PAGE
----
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Legless lunar lander looks like lopsided loss

Tipped on its side, the lander's functionality has been severely compromised.

Tipped on its side, the lander's functionality has been severely compromised. Photo: AAP

A private US lunar lander has tipped over at touchdown and ended up on its side near the moon’s south pole, hampering communications.

Intuitive Machines initially believed its lander, Odysseus, was upright after Thursday’s touchdown. But CEO Steve Altemus said on Friday the craft “caught a foot in the surface,” falling onto its side and, quite possibly, leaning against a rock. He said it was coming in too fast and may have snapped a leg.

“So far, we have quite a bit of operational capability even though we’re tipped over,” he told reporters.

But some antennas were pointed toward the surface, limiting flight controllers’ ability to get data down, Altemus said. The antennas were stationed high on the 4.3m lander to facilitate communications at the hilly, cratered and shadowed south polar region.

Odysseus – the first US lander in more than 50 years – is thought to be within a few kilometres of its intended landing site near the Malapert A crater, less than 300km from the south pole. NASA, the main customer, wanted to get as close as possible to the pole to scout out the area before astronauts show up later this decade.

NASA’s Lunar Reconnaissance Orbiter will attempt to pinpoint the lander’s location, as it flies overhead this weekend.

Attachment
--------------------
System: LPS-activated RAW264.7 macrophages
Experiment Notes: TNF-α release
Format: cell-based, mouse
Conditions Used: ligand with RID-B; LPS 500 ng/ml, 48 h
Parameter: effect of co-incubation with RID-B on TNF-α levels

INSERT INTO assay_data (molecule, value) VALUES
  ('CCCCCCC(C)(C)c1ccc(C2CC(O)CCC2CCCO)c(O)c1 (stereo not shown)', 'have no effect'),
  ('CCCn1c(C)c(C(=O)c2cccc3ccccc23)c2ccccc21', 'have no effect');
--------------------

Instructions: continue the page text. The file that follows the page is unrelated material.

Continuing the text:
Nova-C lander

The orbiter will be trying to get visual confirmation of the lander’s plight. Photo: AAP

With Thursday’s touchdown, Intuitive Machines became the first private business to pull off a moon landing, a feat previously achieved by only five countries. Japan was the latest country to score a landing, but its lander also ended up on its side last month.

Odysseus’ mission was sponsored in large part by NASA, whose experiments were on board. NASA paid $US118 million ($A180 million) for the delivery under a program meant to jump-start the lunar economy.

NASA to the rescue

One of the NASA experiments was pressed into service when the lander’s navigation system did not kick in. Intuitive Machines caught the problem in advance when it tried to use its lasers to improve the lander’s orbit. Otherwise, flight controllers would not have discovered the failure until it was too late, just five minutes before touchdown.

It turns out that a switch was not flipped before flight, preventing the system’s activation in space.

Launched last week from Florida, Odysseus took an extra lap around the moon on Thursday to allow time for the last-minute switch to NASA’s laser system, which saved the day, officials noted.

Intuitive Machines anticipates just another week of operations on the moon for the solar-powered lander – nine or 10 days at most – before lunar nightfall hits.

The company was the second business to aim for the moon under NASA’s commercial lunar services program. Last month, Pittsburgh’s Astrobotic Technology gave it a shot, but a fuel leak on the lander cut the mission short and the craft ended up crashing back to Earth.

Until Thursday, the US had not landed on the moon since Apollo 17’s Gene Cernan and Harrison Schmitt closed out NASA’s famed moon-landing program in December 1972. NASA’s new effort to return astronauts to the moon is named Artemis after Apollo’s mythological twin sister. The first Artemis crew landing is planned for 2026 at the earliest.

-AAP

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